Bill Humphrey is a puffed-up talk-show host dedicated to pulling himself up by his American-eagle-worthy right wing. Irma Sunquist, a political consultant and Bill’s former squeeze, appears on his show, The Naked Truth, to help him lambaste the left. She thinks Bill ought to run for president against a left-leaning Democratic senator and "frequent visitor to France." Also prominent are a television-huckstering plastic surgeon, Roy, and the much-carved-upon bimbo wife, Sandy, who is his "floor model." But Bill has a couple of secrets, and they are not Monica Lewinsky. First, he has a "directionally challenged" digit that, disastrously for his ideology, veers left. (The plastic surgeon is working on that.) Worse, like some perverse combination of Bill O’Reilly and the open-trenchcoat-clad Mr. Vanislaw of Betty’s Summer Vacation, he likes to put his organ on display. Suddenly The Naked Truth’s mantra — "We expose. You watch." — seems prescient.

But (and this is at least part of Reich’s point) given a quixotic press, you never know how anything will be spun. As Irma explains to Sandy, "Sweetie, there are only two stories in American politics. One is ‘Oh the shame of it.’ The other is ‘Oh the wonder of it.’ Sometimes you can’t tell which it’s gonna be. The media decides." And the media declare Bill’s act of public exposure a pubic profile in courage. "Finally," they crow in absurd approval, "a politician with absolutely nothing to hide."

At tiny Wellfleet Harbor Actors Theater, where Gip Hoppe directs a cast of five, with a painted audience of hundreds staring from the back wall of the set, this pundits’ championing of the flashing Republican leads to a surprisingly soaring climax as, with cameras flashing, flags waving, "God Bless America" blasting, and a cross between Dolly Parton and Betsy Ross inciting the crowd, Humphrey accepts his party’s nomination bare but for shoes and socks. This ends the first act of Reich’s script, though Hoppe has telescoped the second and removed the intermission (which lessens the power of the delirious climax), probably because he sensed the rest was rather like air being let out of a comic balloon.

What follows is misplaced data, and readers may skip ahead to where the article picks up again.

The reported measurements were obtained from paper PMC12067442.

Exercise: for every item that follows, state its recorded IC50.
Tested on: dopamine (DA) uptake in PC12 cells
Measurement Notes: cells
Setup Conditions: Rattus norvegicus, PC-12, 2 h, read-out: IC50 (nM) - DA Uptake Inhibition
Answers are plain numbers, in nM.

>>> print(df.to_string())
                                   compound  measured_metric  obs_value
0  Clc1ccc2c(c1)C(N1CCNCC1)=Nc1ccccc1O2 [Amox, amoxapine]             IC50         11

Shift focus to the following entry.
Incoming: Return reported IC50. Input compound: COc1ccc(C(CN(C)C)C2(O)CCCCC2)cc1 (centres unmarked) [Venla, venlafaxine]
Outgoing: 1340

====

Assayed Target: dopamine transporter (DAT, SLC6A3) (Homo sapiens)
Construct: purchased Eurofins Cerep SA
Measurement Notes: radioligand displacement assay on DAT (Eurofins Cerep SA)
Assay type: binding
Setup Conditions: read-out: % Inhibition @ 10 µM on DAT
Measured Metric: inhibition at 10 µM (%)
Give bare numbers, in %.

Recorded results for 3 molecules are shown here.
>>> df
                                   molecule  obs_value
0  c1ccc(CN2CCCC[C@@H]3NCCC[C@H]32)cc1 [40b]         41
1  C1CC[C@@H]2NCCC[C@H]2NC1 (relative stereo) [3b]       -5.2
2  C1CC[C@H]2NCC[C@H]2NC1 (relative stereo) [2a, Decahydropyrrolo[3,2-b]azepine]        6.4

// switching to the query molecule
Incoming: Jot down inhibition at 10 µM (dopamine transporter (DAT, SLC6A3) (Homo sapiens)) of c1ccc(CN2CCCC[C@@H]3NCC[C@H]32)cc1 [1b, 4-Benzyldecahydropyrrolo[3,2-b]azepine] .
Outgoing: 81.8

In this format, Public Exposure runs barely over an hour, but the first 40 minutes or so — which Hoppe pumps up by adding noir-derived vamping to Reich’s crazy mix of seduction and sedition — are very funny. And so is the Wellfleet cast, though Robert Kropf lacks the middle-aged gravitas Reich envisions in Bill Humphrey, substituting instead a bored, boyish narcissism and a naked sense of showmanship. As the Law & Order–esque Naked Truth theme music cues them, both Kropf’s Humphrey and Stacy Fischer’s sexy-pundit Irma turn on dimes from studio bickering to on-air posturing. (Here Hoppe polishes skills honed on his own A New War.) As Sandy, who morphs from moldee to molder when she takes up with Irma, Laura Latreille abandons shrill vacuity for beginners’ political savvy. Michael Dorval is all smug opportunism as plastic surgeon Ray — a vet to whom no true political animal would resort. The characters are cartoons, of course, and resident set designer Dan Joy contributes amusingly to the strip. As for Reich’s script, it’s longer than a sketch but shorter than a play and, however exasperated the writer, more in the spirit of Saturday Night Live than Jonathan Swift.

Issue Date: June 3 - 9, 2005